Online Piracy of Academic Materials Extends to Scholarly Books - The Chronicle of Higher Education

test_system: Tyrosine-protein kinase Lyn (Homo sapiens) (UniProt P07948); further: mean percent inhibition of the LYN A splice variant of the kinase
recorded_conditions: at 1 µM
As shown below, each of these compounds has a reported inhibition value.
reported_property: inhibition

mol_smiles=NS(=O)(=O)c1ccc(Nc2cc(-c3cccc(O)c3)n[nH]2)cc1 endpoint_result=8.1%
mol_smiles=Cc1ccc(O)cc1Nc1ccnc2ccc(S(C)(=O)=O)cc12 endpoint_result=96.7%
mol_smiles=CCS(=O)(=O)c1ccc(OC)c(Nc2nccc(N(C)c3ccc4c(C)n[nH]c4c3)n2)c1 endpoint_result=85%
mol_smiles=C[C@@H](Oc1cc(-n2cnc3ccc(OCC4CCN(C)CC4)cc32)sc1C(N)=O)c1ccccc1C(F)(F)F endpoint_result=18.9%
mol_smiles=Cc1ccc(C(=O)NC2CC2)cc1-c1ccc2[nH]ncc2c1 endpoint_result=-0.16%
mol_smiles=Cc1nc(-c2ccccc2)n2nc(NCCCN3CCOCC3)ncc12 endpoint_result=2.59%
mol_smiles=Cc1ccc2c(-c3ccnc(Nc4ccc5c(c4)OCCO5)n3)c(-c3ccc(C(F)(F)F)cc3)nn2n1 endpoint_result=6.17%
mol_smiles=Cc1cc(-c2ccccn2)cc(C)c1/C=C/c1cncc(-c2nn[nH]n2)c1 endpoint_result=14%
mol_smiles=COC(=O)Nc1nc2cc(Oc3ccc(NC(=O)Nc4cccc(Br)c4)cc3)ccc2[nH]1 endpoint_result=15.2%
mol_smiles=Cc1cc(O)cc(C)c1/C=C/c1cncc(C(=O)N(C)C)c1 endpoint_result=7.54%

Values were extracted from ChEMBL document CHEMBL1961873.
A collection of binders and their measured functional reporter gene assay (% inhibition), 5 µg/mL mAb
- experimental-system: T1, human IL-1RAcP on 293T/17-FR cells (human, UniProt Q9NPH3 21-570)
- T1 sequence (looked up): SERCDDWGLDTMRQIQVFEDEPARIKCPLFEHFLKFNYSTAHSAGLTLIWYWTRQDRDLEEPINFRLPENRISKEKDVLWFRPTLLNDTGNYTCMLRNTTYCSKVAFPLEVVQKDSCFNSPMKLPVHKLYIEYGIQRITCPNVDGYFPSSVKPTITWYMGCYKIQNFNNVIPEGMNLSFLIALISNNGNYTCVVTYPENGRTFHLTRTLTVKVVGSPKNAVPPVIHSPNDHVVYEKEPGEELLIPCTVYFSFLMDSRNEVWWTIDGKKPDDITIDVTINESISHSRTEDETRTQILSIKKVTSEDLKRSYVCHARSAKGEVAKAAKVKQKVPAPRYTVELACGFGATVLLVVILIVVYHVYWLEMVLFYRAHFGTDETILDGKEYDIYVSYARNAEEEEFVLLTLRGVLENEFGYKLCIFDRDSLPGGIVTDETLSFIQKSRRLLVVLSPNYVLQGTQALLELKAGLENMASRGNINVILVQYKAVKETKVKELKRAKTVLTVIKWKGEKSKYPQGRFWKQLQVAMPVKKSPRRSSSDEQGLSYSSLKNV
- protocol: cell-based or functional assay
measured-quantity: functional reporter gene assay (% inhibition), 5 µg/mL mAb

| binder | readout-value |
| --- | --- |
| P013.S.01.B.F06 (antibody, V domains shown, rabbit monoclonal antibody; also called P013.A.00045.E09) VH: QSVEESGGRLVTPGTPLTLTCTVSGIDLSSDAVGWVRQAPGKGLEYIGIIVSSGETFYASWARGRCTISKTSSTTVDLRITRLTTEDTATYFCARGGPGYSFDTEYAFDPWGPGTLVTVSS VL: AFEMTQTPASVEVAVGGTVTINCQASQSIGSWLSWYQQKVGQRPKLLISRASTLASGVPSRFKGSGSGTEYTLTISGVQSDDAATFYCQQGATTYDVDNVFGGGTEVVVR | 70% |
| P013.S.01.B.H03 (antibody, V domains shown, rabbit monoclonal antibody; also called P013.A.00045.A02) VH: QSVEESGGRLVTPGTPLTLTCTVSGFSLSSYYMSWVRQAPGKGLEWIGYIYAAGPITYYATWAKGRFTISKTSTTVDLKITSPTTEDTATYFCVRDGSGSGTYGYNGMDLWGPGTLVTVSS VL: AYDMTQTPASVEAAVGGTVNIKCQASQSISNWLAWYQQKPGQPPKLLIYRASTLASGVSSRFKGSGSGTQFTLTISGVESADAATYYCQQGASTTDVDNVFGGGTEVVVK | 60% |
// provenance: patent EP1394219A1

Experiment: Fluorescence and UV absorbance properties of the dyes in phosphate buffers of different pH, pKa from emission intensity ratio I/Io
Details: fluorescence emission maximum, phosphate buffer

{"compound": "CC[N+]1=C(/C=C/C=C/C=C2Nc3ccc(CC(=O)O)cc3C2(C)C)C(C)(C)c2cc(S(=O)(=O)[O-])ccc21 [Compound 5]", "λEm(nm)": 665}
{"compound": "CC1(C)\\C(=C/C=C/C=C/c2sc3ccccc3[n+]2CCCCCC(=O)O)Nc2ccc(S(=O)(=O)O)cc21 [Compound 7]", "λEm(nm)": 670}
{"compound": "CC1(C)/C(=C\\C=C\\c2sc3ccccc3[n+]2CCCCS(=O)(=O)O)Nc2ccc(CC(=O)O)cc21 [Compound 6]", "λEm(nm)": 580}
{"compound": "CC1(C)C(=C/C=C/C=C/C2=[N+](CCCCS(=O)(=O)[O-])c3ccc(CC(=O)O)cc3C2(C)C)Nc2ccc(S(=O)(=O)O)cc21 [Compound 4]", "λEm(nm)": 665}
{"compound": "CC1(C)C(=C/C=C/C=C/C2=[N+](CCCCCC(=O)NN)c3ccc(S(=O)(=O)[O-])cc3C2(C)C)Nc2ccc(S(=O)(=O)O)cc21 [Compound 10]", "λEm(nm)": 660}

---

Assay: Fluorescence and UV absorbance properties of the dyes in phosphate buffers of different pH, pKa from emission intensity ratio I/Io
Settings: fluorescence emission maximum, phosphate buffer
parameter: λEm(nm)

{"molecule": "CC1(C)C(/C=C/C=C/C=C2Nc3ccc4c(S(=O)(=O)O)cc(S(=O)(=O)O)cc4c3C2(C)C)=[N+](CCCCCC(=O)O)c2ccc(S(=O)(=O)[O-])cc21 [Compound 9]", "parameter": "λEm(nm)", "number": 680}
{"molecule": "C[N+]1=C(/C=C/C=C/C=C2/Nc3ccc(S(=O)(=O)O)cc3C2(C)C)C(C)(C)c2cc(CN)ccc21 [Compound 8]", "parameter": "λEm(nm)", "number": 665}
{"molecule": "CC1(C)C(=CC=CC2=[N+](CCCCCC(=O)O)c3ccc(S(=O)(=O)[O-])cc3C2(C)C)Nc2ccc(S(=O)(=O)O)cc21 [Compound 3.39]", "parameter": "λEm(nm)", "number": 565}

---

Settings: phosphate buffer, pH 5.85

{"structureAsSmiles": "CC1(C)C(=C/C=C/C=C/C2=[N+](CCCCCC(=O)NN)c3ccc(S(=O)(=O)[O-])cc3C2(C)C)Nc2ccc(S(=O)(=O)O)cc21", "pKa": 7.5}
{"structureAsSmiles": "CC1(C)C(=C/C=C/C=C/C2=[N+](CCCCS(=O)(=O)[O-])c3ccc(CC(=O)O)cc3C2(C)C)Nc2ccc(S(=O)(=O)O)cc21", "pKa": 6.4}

" ... University presses have become aware in recent weeks that unauthorized copies of hundreds and, in some cases, thousands of their books are available on pirate websites, and officials are still struggling with how to respond. Several press leaders said they wanted to be sure any stance they take against piracy isn’t perceived as an attack on the open-access movement, which is gaining popularity among some academics and librarians. It also appears that few, if any, presses have formally notified their authors that digital copies of their books are available free on an illicit website ... The site appears to be a sister site to Sci-Hub, an unauthorized collection of scholarly-journal articles created by Alexandra Elbakyan, a graduate student in Kazakhstan. While the workings of the two sites aren’t exactly clear, several press directors said they believed Sci-Hub is the tool that also powers the Library Genesis database. Both sites were ordered shut down last year as a result of a lawsuit filed by a commercial journal publisher, Elsevier ... The Cornell press publishes about 100 new books a year. Nearly 500 of its titles were listed on the Library Genesis site as of Monday. The site also listed more than 800 books from the Johns Hopkins University Press, nearly 2,000 from Harvard University Press, and more than 4,800 from MIT Press. More than 17,000 items from the biggest of all university presses, Oxford University Press, are on the site (including a book by this reporter), but it could not be immediately determined if that count also tallies some of the 380 journals it publishes ... Richard Brown, director of Georgetown University Press, which publishes just 40 new books a year, said the argument highlights Ms. Elbakyan’s misunderstanding of the position of most university presses. The Georgetown press has made 85 of its monographs available in open-access versions, but 'we have to sell stuff' to remain self-sustaining, he said. About 200 of its books are on the pirate site. The emergence of the pirate book site is especially painful for Mr. Smith. Before taking the post at Cornell, he directed Project MUSE and spent a lot of time with publishers, 'making them comfortable with this idea' of sharing their books in electronic formats. 'I hadn’t expected something like this, a systematic widespread downloading of content,' he said ..."